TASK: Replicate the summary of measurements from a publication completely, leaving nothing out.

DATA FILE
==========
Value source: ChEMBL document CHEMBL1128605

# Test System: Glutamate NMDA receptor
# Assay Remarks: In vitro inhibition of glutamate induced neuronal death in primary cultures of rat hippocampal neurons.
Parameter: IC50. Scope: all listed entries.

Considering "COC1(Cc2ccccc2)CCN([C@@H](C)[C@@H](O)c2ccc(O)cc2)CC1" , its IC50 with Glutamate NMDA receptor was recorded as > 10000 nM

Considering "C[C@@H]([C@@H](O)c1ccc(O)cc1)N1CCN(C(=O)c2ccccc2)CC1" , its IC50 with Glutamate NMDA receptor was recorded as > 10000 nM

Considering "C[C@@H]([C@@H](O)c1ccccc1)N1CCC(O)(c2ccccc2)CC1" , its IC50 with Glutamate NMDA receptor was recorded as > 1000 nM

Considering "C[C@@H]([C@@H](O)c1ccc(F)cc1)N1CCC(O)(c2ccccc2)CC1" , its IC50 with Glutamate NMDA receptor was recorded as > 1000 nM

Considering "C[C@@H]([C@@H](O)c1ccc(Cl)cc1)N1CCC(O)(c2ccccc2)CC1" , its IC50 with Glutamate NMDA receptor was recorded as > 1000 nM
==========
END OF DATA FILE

Value source: ChEMBL document CHEMBL1128605

# Test System: Glutamate NMDA receptor
# Assay Remarks: In vitro inhibition of glutamate induced neuronal death in primary cultures of rat hippocampal neurons.
Parameter: IC50. Scope: all listed entries.

Considering "COC1(Cc2ccccc2)CCN([C@@H](C)[C@@H](O)c2ccc(O)cc2)CC1" , its IC50 with Glutamate NMDA receptor was recorded as > 10000 nM

Considering "C[C@@H]([C@@H](O)c1ccc(O)cc1)N1CCN(C(=O)c2ccccc2)CC1" , its IC50 with Glutamate NMDA receptor was recorded as > 10000 nM

Considering "C[C@@H]([C@@H](O)c1ccccc1)N1CCC(O)(c2ccccc2)CC1" , its IC50 with Glutamate NMDA receptor was recorded as > 1000 nM

Considering "C[C@@H]([C@@H](O)c1ccc(F)cc1)N1CCC(O)(c2ccccc2)CC1" , its IC50 with Glutamate NMDA receptor was recorded as > 1000 nM

Considering "C[C@@H]([C@@H](O)c1ccc(Cl)cc1)N1CCC(O)(c2ccccc2)CC1" , its IC50 with Glutamate NMDA receptor was recorded as > 1000 nM